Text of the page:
Human Resources News & Insights

Will employers simply scrap health plans, pay penalties?

Several big companies say that continuing to offer employee health care under the new reform laws just doesn’t make financial sense. And they’re seriously considering scrapping their plans altogether.

Bad news for lawmakers that just assumed companies would keep providing health coverage even after the reform law’s mandates kicked in: New evidence shows that four major employers — Verizon, AT&T, John Deere and Caterpillar — have crunched the numbers so see whether they should “play or pay.”

Their conclusion? It’ll be cheaper — way cheaper — to pay the penalties to the government and drop their employee health insurance plan.

Huge savings

Of course nobody thought a company would pull the rug out from its employees by actually dropping coverage. But then again — nobody thought dropping coverage to pay a penalty would save a company 75%, and nearly $1.8 billion, off its healthcare bill. That’s what AT&T calculated it would save.

Caterpillar came to the same conclusion. It said it could shave 70% off its bill by doing the same thing.

These findings come from internal documents recently reviewed by Congress.

The companies didn’t intend for this information to become public. It did so as a result of demands by Rep. Henry Waxman (D-CA) that the companies turn over all of their internal documents to Congress relating to healthcare reform compliance.

A real possibility

With so much savings involved, it no longer seems unrealistic that employers would drop their health plans and essentially give employees a “raise” to buy coverage on state insurance exchanges.

None of the four companies commented in their reports as to whether they would actually drop their coverage. But it’s pretty clear they’re taking a good long look at that possibility.

Would your company consider dropping employee health coverage once the reform law’s 2014 “play or pay” mandate kicks in? Share your opinions in the Comments Box below.

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  • HR Rep

    Why consider it now? It has been FREE to drop your healthcare plan until this point. I don’t have to be an accountant to decide which is more cost-effective in that scenario. Now the cost for dropping has increased significantly and companies are considering dropping? How is that a reason to drop plans? It would be like keeping your gym membership UNTIL there is a fee for breaking the contract and deciding that new fee means you should quit because the charge is less than the memebership.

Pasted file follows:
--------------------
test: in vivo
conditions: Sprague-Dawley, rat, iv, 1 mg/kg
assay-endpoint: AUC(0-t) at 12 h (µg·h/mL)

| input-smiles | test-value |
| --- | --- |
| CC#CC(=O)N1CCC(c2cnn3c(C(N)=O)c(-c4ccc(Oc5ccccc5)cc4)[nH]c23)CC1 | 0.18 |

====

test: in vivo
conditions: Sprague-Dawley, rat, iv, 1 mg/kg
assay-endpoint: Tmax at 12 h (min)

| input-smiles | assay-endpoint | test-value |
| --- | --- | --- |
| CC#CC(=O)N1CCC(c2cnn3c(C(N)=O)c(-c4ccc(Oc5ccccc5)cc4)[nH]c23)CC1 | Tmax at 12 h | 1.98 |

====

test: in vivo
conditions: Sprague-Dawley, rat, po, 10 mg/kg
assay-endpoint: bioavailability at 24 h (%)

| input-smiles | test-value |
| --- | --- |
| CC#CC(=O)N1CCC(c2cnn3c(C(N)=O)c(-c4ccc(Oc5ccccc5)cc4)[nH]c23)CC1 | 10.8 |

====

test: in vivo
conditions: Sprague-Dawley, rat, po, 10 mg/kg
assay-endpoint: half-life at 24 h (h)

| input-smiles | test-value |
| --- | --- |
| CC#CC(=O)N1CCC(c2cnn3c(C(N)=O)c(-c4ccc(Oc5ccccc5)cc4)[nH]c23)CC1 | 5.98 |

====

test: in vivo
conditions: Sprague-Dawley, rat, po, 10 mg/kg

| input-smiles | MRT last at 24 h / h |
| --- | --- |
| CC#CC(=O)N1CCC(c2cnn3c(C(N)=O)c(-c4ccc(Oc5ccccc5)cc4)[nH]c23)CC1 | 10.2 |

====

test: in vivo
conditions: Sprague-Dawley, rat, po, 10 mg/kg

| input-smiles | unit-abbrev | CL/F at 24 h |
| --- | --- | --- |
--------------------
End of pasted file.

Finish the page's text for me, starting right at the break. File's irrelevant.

• HR Kansas

    It would be like keeping your gym membership UNTIL there is a fee for breaking the contract and deciding that new fee means you should quit because the charge is less than the memebership

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    Actually it would be like dropping your gym membership because you can get a free membership someplace else but you’ll have to pay a small parking fee instead.

    This will also help them avoid the Cadillac tax that starts in 2018, with government mandates driving up the price of health care all “good” plans will be Cadillac plans by then.

  • X AT&T Employee

    To the guy who said this is not greed. Please realize that those who suffer greed and inflict the symptoms of the illness on other are incapable of seeing their own greed. The CEO of AT&T can take a pay cut in my opinion. He makes over $20 million a year.

  • Just my thoughts on a tough topic

    I think the bigger point is – that if the big companies are seeing this as an additional cost – what does that mean to us small companies. It is nothing like the scenerio given by HR Rep – the government has now forced penalties and addtional fees and taxes on our health plans that jack up the cost of benefits – if you are a small to mid-size company who can barely afford health care now there is no way you can afford the additional cost of the 2014 plans. It comes down to paying a cheaper penalty and keeping staff and the doors open or not being able to afford to grow because you have to pay an outragous amount for your simplified benefit plan. Often it is not about greed but survival. You need to educate yourself on the whole plan before you spout off about greed and cost effectiviness.